Murphy's Law: Selling Blind


February 18, 2009: In the decade since Pakistan admitted that it had a nuclear weapons program, and that the man in charge of it, Abdul Qadeer Khan, was selling the technology on the black market, it's been revealed where all the high tech equipment was coming from. It turns out that Japanese firms were selling Pakistan the industrial equipment, often with the understanding that it was going to be used for something non-weapons related. This was often a flimsy excuse to make the sale, and no press releases were put out announcing the sales. But there was a paper trail, and now many of those documents, and witnesses, are telling the tale.

Japanese firms have gotten into trouble for this before. In the 1980s, Japanese firms provided the Soviet Union with hardware and software needed to manufacture quieter submarines. The equipment supplied had non-military uses, but the Japanese didn't bother to let the U.S. Navy know about the sale. If the U.S. had known, they would have raised hell with the Japanese government.

Also during the 1980s, it was German firms that supplied Iraq with equipment needed to manufacture pesticide, or nerve gas. Pesticide basically is nerve gas tweaked to work on insects. Make the right tweaks, and pesticide becomes nerve gas that works on mammals. The German equipment was used mainly to make nerve gas, for use against Iranian troops then trying to battle their way into Iraq.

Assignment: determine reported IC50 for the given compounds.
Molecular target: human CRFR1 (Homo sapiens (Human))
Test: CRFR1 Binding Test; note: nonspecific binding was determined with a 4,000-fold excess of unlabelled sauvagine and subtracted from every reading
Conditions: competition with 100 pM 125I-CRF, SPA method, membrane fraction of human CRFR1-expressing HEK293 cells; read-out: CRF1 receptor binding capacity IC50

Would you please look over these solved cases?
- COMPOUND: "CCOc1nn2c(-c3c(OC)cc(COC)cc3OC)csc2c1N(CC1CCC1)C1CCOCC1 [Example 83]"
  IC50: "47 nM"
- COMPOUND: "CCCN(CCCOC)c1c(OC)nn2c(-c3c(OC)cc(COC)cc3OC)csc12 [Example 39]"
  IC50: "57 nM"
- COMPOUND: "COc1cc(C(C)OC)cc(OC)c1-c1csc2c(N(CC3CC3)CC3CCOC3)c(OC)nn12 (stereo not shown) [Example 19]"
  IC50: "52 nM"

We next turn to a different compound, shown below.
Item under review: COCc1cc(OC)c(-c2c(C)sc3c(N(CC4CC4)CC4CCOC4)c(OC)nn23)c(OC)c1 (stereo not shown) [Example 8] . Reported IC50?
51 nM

While the U.S. makes a big deal out of keeping American manufactured nuclear and chemical weapons manufacturing equipment out of circulation, many firms in Europe and Japan can also supply this stuff. Japan and European nations also have laws that restrict exports of these goods, but not everyone enforces the rules as strictly as the United States. Moreover, even U.S. firms sometimes manage to knowingly, or unknowingly, let forbidden goods get shipped to the wrong people.

Passing laws to prevent nations from getting nuclear, chemical or biological weapons production equipment do not work all the time. Such laws slow down the proliferation of these weapons, but cannot stop it.


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